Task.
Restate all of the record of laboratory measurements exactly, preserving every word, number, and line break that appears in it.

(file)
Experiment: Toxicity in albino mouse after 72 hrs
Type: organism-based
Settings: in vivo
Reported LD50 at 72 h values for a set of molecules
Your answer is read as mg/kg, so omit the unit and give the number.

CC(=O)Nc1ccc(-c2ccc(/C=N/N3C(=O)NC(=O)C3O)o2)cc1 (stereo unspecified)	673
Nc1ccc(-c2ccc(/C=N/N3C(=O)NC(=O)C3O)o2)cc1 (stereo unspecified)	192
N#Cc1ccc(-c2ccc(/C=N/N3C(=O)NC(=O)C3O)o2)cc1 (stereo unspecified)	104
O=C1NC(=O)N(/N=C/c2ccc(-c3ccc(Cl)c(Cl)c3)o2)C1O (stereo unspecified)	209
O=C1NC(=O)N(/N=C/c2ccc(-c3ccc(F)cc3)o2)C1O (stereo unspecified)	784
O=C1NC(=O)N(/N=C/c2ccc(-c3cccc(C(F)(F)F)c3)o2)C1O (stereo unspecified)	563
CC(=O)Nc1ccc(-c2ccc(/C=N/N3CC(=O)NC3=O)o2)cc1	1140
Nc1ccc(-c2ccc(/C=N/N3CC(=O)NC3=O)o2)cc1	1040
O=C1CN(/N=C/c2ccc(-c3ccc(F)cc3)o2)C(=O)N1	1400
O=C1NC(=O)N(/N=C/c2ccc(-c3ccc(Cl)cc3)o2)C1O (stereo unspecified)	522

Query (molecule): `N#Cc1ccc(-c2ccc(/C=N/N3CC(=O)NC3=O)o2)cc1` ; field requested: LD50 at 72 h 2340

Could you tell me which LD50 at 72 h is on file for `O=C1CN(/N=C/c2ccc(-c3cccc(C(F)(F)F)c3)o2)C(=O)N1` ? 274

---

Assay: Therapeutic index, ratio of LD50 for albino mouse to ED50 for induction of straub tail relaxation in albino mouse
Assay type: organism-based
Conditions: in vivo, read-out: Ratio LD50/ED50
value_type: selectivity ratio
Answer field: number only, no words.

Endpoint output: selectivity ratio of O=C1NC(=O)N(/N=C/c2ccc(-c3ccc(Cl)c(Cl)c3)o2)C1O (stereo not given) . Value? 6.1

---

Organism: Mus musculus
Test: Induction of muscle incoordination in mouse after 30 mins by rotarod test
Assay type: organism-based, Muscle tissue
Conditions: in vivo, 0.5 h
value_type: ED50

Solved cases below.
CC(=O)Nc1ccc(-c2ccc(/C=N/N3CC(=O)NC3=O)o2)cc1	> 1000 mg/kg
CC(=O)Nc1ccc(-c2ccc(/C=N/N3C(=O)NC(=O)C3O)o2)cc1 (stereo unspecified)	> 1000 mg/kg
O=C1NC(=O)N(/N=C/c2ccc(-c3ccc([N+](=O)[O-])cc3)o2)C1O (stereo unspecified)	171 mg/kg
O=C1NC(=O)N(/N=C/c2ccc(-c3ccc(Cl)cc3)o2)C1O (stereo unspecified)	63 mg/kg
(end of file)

Experiment: Toxicity in albino mouse after 72 hrs
Type: organism-based
Settings: in vivo
Reported LD50 at 72 h values for a set of molecules
Your answer is read as mg/kg, so omit the unit and give the number.

CC(=O)Nc1ccc(-c2ccc(/C=N/N3C(=O)NC(=O)C3O)o2)cc1 (stereo unspecified)	673
Nc1ccc(-c2ccc(/C=N/N3C(=O)NC(=O)C3O)o2)cc1 (stereo unspecified)	192
N#Cc1ccc(-c2ccc(/C=N/N3C(=O)NC(=O)C3O)o2)cc1 (stereo unspecified)	104
O=C1NC(=O)N(/N=C/c2ccc(-c3ccc(Cl)c(Cl)c3)o2)C1O (stereo unspecified)	209
O=C1NC(=O)N(/N=C/c2ccc(-c3ccc(F)cc3)o2)C1O (stereo unspecified)	784
O=C1NC(=O)N(/N=C/c2ccc(-c3cccc(C(F)(F)F)c3)o2)C1O (stereo unspecified)	563
CC(=O)Nc1ccc(-c2ccc(/C=N/N3CC(=O)NC3=O)o2)cc1	1140
Nc1ccc(-c2ccc(/C=N/N3CC(=O)NC3=O)o2)cc1	1040
O=C1CN(/N=C/c2ccc(-c3ccc(F)cc3)o2)C(=O)N1	1400
O=C1NC(=O)N(/N=C/c2ccc(-c3ccc(Cl)cc3)o2)C1O (stereo unspecified)	522

Query (molecule): `N#Cc1ccc(-c2ccc(/C=N/N3CC(=O)NC3=O)o2)cc1` ; field requested: LD50 at 72 h 2340

Could you tell me which LD50 at 72 h is on file for `O=C1CN(/N=C/c2ccc(-c3cccc(C(F)(F)F)c3)o2)C(=O)N1` ? 274

---

Assay: Therapeutic index, ratio of LD50 for albino mouse to ED50 for induction of straub tail relaxation in albino mouse
Assay type: organism-based
Conditions: in vivo, read-out: Ratio LD50/ED50
value_type: selectivity ratio
Answer field: number only, no words.

Endpoint output: selectivity ratio of O=C1NC(=O)N(/N=C/c2ccc(-c3ccc(Cl)c(Cl)c3)o2)C1O (stereo not given) . Value? 6.1

---

Organism: Mus musculus
Test: Induction of muscle incoordination in mouse after 30 mins by rotarod test
Assay type: organism-based, Muscle tissue
Conditions: in vivo, 0.5 h
value_type: ED50

Solved cases below.
CC(=O)Nc1ccc(-c2ccc(/C=N/N3CC(=O)NC3=O)o2)cc1	> 1000 mg/kg
CC(=O)Nc1ccc(-c2ccc(/C=N/N3C(=O)NC(=O)C3O)o2)cc1 (stereo unspecified)	> 1000 mg/kg
O=C1NC(=O)N(/N=C/c2ccc(-c3ccc([N+](=O)[O-])cc3)o2)C1O (stereo unspecified)	171 mg/kg
O=C1NC(=O)N(/N=C/c2ccc(-c3ccc(Cl)cc3)o2)C1O (stereo unspecified)	63 mg/kg